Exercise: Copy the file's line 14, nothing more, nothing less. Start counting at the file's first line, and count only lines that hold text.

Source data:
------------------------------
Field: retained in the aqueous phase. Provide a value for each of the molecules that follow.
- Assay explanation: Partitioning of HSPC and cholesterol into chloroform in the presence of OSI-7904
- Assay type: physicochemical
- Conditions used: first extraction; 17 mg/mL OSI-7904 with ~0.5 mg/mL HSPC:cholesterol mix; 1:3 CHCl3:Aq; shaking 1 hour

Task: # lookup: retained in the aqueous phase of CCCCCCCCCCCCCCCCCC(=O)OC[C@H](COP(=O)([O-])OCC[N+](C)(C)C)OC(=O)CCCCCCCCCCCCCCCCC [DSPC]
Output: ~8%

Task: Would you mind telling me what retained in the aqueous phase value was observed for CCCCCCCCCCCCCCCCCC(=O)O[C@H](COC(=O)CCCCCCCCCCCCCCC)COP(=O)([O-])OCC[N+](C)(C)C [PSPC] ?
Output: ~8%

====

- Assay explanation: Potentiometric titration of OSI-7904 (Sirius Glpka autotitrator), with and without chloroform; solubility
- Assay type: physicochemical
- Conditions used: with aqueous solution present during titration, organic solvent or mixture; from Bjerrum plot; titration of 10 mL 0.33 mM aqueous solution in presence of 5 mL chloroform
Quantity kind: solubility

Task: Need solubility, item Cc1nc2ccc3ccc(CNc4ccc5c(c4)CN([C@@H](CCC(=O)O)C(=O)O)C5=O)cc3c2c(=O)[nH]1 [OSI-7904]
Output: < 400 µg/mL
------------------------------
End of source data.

Task: Need solubility, item Cc1nc2ccc3ccc(CNc4ccc5c(c4)CN([C@@H](CCC(=O)O)C(=O)O)C5=O)cc3c2c(=O)[nH]1 [OSI-7904]